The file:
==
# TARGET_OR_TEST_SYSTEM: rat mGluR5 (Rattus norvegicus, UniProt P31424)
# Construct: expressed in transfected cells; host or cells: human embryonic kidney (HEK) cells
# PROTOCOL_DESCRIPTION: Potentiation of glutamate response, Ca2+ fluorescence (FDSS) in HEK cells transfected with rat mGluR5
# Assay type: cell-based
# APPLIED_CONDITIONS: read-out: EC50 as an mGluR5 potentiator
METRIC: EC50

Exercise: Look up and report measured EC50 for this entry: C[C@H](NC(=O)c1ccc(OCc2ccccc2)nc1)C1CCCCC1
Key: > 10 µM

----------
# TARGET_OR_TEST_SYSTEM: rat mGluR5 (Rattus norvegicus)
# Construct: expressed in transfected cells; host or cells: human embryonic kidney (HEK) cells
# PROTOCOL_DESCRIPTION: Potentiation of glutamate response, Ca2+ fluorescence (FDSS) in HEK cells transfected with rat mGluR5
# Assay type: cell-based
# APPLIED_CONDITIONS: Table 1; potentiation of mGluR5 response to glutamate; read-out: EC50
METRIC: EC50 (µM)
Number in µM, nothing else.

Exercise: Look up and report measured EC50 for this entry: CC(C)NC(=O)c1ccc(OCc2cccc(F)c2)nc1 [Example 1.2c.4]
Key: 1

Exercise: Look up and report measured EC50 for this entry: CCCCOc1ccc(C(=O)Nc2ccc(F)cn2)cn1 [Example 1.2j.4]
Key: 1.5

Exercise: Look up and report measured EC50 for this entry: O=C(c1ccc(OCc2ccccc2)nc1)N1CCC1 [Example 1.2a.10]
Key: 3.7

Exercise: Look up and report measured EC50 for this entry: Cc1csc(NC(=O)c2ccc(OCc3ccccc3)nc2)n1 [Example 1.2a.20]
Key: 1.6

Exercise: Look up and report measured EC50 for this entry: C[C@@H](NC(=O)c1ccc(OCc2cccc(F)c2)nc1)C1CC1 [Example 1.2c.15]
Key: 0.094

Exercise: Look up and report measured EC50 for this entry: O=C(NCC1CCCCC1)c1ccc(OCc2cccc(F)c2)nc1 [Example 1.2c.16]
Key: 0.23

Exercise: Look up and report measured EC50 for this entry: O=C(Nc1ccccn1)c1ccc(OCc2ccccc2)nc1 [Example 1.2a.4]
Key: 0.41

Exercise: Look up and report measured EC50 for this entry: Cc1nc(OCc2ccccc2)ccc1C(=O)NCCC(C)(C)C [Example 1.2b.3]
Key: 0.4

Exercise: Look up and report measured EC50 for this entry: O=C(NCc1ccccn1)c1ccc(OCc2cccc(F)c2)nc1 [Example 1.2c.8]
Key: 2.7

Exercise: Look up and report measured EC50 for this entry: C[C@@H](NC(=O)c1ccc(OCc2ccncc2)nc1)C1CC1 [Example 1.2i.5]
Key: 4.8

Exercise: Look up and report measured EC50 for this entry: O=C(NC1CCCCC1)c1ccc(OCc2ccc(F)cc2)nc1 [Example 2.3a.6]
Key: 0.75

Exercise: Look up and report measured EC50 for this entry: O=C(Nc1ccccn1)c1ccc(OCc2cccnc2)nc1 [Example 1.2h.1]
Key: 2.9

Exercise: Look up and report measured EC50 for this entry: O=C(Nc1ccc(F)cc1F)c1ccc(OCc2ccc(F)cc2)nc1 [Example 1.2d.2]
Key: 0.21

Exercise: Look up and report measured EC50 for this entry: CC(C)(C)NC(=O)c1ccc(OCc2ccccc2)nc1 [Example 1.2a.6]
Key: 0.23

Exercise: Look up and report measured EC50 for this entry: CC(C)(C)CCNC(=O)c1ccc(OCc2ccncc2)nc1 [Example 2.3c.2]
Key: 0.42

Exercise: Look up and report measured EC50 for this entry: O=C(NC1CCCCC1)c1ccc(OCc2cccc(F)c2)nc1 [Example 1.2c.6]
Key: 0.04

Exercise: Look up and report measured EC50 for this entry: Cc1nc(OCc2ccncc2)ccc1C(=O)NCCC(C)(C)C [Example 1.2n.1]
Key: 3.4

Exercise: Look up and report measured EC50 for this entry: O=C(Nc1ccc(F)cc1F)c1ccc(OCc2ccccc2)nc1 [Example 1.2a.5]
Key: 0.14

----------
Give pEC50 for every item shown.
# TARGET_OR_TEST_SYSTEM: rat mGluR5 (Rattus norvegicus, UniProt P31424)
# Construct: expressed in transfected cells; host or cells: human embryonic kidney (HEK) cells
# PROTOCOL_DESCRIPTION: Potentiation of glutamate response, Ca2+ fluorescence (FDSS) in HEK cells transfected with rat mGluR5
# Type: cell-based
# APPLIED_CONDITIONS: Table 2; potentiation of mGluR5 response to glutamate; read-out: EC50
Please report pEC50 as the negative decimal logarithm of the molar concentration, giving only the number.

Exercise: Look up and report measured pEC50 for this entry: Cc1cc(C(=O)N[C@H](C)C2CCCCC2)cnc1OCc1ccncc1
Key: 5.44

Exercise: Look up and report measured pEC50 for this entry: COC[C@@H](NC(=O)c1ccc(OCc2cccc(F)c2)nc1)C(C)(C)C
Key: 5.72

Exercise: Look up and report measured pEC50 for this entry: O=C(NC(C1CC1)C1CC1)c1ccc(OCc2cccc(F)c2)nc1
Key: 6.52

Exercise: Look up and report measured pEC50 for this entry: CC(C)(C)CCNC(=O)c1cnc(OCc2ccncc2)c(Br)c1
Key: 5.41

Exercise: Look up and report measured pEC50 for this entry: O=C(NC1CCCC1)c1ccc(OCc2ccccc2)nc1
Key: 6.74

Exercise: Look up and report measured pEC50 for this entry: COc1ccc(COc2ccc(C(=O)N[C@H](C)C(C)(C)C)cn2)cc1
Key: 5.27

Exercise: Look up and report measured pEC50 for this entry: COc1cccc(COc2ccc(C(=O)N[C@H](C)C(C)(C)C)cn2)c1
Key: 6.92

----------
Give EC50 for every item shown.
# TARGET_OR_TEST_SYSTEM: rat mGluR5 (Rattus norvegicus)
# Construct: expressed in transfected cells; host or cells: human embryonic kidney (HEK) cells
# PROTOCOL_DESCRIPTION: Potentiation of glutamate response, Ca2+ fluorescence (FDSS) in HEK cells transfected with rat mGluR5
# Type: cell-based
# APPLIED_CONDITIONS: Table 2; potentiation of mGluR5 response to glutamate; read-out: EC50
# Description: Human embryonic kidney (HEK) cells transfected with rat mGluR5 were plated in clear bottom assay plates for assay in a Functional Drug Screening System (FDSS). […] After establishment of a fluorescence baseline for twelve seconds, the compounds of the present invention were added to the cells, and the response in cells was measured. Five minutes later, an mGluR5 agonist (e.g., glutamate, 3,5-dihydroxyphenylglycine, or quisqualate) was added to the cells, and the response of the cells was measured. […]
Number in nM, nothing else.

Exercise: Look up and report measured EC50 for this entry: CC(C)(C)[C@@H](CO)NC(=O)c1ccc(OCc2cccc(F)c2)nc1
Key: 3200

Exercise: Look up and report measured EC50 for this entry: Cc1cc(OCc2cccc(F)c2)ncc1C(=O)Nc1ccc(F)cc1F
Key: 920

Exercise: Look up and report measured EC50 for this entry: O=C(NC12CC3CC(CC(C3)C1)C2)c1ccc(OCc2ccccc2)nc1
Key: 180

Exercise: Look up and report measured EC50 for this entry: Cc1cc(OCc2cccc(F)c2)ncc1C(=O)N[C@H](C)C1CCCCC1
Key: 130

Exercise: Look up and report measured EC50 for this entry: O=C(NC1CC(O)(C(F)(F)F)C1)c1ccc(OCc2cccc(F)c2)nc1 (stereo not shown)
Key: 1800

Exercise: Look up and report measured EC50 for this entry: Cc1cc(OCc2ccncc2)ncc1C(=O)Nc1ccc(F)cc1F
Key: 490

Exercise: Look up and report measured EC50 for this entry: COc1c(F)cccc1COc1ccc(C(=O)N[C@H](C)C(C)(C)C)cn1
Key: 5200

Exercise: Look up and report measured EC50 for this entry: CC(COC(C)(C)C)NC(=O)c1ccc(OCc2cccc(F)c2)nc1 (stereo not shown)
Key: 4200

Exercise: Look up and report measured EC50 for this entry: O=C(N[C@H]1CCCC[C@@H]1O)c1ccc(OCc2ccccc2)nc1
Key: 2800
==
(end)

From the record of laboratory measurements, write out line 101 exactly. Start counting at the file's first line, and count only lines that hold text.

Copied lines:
Key: 2800